Small brewers say canning services save them the cost of having to order cans by the thousands or find a place to store them all, plus the cost of equipment. And while bottles can be bought in smaller quantities, filling them by hand is time-consuming.

Mobile Canning is just one of a handful of cans-on-wheels services found around the country. Others include The Can Van in San Francisco and Northwest Canning in Washington state.

All three use automated canning lines from Wild Goose Engineering, which include machines that clean, fill, seal and label the cans. They're designed to be modular and easy to set up and break down. "Everything's on wheels," Hartman says, so the equipment can be unloaded and assembled in about 45 minutes. Canners also make the investment in bulk orders of blank cans to which breweries can affix their own labels.

Tom Horst, owner of Crystal Springs Brewing Company in Boulder is Mobile Canning's smallest customer. He brews on a two-barrel system, the equivalent of just four kegs of beer per batch. That's about 50 times less than most other craft brewers. "I think what Mobile Canning is doing is really cool," Horst says, especially for "nano breweries" like Crystal Springs that can't make canning work on their own.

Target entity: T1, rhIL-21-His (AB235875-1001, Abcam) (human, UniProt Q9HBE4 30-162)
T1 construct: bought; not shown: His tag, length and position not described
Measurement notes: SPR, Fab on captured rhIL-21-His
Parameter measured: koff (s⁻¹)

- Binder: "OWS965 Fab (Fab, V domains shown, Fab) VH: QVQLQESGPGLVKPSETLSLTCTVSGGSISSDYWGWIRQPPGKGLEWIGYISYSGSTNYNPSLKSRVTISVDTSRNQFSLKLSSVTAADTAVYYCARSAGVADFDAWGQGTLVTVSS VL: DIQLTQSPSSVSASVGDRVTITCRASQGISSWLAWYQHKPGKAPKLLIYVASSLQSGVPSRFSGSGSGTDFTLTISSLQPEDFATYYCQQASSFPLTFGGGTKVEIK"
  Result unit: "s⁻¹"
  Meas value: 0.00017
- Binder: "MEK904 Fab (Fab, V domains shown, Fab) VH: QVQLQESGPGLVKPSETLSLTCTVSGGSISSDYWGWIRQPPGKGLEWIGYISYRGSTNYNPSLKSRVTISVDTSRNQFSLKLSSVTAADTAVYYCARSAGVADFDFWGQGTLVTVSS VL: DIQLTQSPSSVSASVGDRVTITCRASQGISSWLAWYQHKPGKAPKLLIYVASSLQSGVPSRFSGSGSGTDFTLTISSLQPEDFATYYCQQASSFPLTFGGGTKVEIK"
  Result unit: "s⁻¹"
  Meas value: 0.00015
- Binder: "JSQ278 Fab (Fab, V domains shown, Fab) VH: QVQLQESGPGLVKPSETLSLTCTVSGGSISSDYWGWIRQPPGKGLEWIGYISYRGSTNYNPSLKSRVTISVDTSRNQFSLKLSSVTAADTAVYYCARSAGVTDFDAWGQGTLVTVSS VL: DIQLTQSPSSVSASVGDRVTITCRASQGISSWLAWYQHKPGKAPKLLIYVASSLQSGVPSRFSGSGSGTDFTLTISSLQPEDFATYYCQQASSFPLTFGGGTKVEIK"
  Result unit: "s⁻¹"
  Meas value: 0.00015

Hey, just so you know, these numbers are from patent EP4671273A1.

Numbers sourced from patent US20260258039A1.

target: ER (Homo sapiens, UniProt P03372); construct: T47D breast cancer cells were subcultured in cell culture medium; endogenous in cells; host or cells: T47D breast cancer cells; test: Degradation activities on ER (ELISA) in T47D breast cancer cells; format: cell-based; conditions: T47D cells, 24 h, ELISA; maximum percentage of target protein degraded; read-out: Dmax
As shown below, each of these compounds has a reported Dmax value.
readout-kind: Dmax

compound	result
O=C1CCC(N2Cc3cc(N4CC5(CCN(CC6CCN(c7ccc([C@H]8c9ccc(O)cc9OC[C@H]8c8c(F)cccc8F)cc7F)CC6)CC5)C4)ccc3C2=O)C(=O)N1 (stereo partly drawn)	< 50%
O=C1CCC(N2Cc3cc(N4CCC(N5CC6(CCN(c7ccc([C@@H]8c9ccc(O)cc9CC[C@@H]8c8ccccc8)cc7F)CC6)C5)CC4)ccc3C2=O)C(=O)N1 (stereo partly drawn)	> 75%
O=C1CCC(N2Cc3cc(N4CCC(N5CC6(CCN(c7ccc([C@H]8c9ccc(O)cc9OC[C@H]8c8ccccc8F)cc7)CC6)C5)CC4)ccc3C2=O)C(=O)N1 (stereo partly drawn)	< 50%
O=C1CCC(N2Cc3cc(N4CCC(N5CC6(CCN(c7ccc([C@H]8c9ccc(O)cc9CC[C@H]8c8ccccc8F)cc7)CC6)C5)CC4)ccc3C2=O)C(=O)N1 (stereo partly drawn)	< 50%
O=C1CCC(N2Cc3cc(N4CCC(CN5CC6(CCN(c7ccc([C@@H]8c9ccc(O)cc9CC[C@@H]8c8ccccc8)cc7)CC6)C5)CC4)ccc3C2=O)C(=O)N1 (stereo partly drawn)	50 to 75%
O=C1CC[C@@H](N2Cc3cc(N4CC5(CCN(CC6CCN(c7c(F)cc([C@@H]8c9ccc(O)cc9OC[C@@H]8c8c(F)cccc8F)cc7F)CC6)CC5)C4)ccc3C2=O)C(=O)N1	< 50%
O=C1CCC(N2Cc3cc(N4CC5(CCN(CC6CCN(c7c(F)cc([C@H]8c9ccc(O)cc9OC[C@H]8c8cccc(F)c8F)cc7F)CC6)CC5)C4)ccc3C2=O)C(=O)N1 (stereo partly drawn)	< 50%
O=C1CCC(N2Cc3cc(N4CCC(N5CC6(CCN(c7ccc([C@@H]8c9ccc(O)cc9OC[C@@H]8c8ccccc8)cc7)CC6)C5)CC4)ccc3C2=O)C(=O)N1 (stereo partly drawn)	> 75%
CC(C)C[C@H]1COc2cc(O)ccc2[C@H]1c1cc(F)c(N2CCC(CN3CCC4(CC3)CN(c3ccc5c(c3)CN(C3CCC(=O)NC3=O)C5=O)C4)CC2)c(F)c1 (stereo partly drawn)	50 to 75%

Horst was already filling 22-ounce bottles by hand and distributing kegs to Boulder restaurants, but jumped at the opportunity to can his summer seasonal brew, a light German-style ale. "It's a pretty delicate beer," he says. "The bottle is not a good package for it."

That's because bottles - even the dark brown ones - can let in small amounts of light and oxygen, two of beer's worst enemies. Cans not only keep out light and air, they also weigh less and are more easily recyclable than glass.

"I was aiming for cans," says Brian O'Connell, the chief beer officer at Denver's Renegade Brewing, another Mobile Canning customer. Renegade now cans about 600 cases a month, which puts their beer on store shelves throughout the Denver area. O'Connell says the cans are popular with outdoorsy types, because they can take them to national parks and other places where glass is banned. "Especially in Colorado, I think people seek them out," he says.

O'Connell says Mobile Canning frees microbreweries to "grow in other ways. Instead of spending my money on a canning line and space for it, I'm spending my money on buying more tanks and hiring more staff."

And, of course, brewing more beer.

Copyright 2012 National Public Radio. To see more, visit http://www.npr.org/.